On the first day of the week, when we were gathered together to break bread, Paul began talking to them, intending to leave the next day, and he prolonged his message until midnight. There were many lamps in the upstairs room where we were gathered together. And there was a young man named Eutychus sitting on the window sill, sinking into a deep sleep; and as Paul kept on talking, Eutychus was overcome by sleep and fell down from the third floor, and was picked up dead. But Paul went down and fell upon him, and after embracing him, he said, “Do not be troubled, for he is still alive. When Paul had gone back up and had broken the bread and eaten, he talked with them a long while until daybreak, and then left. They took away the boy alive, and were greatly comforted. (Acts 20:7-12).

They didn’t have to plan a funeral but could continue to learn from Paul immediately and deepen their love for the Lord through His word!

See similar event in 1 Kings 17:21 where Elijah also fell on the widow’s son and asked the Lord to resurrect the lad. And the same in 2 Kings 4:34 with Elisha.

Eutychus was dead. Not mostly dead, but all dead. The first century people saw death often. They knew dead. Luke the physician wrote Acts, he records that Eutychus was dead, and Luke would know. Yet Eutychus came alive!

Imagine having your name inscripturated forever. You’re mentioned in God’s holy word! Anna’s faithfulness, Mary’s submission, Lydia’s hospitality…wow. And on the flip side, also Jezebel forever linked with deep evil. Cain always known as the rebel. And more innocently, Eutychus, the sleeper, lol. Forever known as the guy who fell asleep.

But the positives are these. He was young, but desired to attend a meeting where Paul would be preaching. He didn’t say instead, ‘I’ve got sheep to herd or nets to fix or a girl to date.’ He chose to go and be present where the word of God was taught. Sleepiness at midnight is normal, but then he became the central figure in a display of the power of God! God can resurrect the dead, using ordinary men like Paul and young men like Eutychus!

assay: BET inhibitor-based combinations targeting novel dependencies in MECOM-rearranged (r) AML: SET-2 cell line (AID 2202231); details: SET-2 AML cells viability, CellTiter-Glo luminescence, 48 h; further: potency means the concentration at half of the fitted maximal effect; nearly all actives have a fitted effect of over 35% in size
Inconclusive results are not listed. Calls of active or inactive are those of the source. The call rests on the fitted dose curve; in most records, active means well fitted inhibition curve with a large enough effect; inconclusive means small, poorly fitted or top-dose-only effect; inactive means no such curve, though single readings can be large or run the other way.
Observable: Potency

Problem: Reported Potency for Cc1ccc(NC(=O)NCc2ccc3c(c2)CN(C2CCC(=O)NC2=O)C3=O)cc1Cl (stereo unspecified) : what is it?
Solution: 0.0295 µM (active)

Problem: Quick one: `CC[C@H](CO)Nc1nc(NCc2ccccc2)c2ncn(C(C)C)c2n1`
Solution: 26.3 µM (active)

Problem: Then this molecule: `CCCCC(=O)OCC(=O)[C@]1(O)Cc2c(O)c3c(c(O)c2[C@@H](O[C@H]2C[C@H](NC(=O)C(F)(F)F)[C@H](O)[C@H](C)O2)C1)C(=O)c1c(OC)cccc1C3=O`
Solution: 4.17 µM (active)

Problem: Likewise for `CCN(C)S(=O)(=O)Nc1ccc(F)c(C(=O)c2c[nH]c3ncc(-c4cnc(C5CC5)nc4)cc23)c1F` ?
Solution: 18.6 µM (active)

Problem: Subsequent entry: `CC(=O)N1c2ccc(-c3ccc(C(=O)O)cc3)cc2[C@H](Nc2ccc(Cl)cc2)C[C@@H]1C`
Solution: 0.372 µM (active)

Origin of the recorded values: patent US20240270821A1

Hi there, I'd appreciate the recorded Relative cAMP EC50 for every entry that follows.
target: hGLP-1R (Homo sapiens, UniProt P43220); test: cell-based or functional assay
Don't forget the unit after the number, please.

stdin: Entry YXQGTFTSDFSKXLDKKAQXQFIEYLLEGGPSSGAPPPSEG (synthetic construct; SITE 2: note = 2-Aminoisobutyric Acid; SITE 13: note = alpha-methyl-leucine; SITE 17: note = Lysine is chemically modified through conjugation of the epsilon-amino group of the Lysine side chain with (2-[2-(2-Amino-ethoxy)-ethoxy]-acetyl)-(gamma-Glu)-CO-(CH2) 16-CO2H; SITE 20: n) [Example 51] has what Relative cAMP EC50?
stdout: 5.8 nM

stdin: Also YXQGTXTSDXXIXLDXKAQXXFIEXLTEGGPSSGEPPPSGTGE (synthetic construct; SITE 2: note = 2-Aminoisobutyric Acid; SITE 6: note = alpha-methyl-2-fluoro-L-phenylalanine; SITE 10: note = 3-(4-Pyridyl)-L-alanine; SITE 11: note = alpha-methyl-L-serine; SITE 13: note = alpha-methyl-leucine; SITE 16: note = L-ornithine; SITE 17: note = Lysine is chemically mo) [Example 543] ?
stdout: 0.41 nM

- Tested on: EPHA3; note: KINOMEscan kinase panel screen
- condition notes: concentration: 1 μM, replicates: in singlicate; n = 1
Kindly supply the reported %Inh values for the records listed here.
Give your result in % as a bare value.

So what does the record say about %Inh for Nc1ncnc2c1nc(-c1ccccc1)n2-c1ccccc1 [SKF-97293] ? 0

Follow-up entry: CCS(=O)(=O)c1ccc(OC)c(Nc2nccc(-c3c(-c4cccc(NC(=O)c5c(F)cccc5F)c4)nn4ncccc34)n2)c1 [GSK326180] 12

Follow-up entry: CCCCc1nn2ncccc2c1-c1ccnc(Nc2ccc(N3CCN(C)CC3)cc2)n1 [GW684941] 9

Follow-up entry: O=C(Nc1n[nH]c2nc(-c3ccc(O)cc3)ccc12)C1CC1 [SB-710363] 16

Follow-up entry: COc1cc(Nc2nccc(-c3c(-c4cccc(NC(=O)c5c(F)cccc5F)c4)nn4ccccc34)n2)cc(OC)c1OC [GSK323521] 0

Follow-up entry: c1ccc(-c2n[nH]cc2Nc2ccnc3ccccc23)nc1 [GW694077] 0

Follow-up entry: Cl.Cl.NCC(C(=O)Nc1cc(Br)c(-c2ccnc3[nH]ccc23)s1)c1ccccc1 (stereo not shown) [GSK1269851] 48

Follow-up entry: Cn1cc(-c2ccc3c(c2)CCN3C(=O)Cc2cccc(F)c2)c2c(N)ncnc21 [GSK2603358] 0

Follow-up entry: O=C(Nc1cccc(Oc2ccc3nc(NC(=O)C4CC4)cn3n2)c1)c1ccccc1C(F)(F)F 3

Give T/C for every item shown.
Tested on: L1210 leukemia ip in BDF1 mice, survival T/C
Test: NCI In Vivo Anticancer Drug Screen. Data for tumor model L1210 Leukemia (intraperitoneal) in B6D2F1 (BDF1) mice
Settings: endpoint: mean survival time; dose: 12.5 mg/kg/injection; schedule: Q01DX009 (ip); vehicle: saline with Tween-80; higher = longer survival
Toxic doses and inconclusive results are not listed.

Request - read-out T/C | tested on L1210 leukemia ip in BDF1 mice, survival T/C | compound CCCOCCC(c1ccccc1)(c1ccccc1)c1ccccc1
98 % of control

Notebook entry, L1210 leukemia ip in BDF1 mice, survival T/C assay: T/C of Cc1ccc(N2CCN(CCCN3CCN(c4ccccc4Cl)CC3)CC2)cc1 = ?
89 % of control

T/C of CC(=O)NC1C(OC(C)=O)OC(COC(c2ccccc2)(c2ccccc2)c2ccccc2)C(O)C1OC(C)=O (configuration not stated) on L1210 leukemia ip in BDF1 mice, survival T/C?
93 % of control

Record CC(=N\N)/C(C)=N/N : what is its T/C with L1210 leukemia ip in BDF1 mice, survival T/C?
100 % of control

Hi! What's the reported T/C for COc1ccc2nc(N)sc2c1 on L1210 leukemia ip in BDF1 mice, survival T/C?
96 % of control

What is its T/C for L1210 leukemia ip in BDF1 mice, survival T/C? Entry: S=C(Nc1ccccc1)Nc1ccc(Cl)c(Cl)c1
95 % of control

So now, Eutychus is forever known as the man whom God resurrected from the dead! The man God obviously had plans for. I wonder how Eutychus lived his life for Christ in his remaining days on earth.

The scene in the home where Eutychus fell, crowded with earnest and eager listeners, desiring to have a firehose of theology aimed at them, clinging to as much as they can from the learned lecturer, reminds me of another scene in these present days.

It happened shortly after the Iron Curtain fell and the Soviet Union disintegrated. The loosely united regions and nations under Russian control splintered into their own little countries, and Kazakhstan was one of them. Pastors who had been persecuted or exiled collected in a first-ever conference, and who did they ask to come and teach them? John MacArthur.

They gave MacArthur 6 days to teach them all the doctrines of the Bible. 1600 men came from all over the region, traveling and staying where they could. They crowded into hot, stuffy room to listen to Dr MacArthur and be taught all day and all night, previously not having had the benefit of seminaries or even openly learning because of the atheistic Communist regime which oppressed them. MacArthur said the sessions were about 12 hours long.

Such things as the Eutychus house still happen. Anywhere or at any period of time on earth, if there are people of the Lord there will be people eager to gather and learn more about Him. Eutychus’ time wasn’t up, the Lord had more of a number of days for him. And we will meet him in heaven! Remember, the people we read about in the Bible are real, and those who are said to be believers we will see and commune with in heaven, praising our Savior!



Roman domestic architecture: the insula By SmartHistory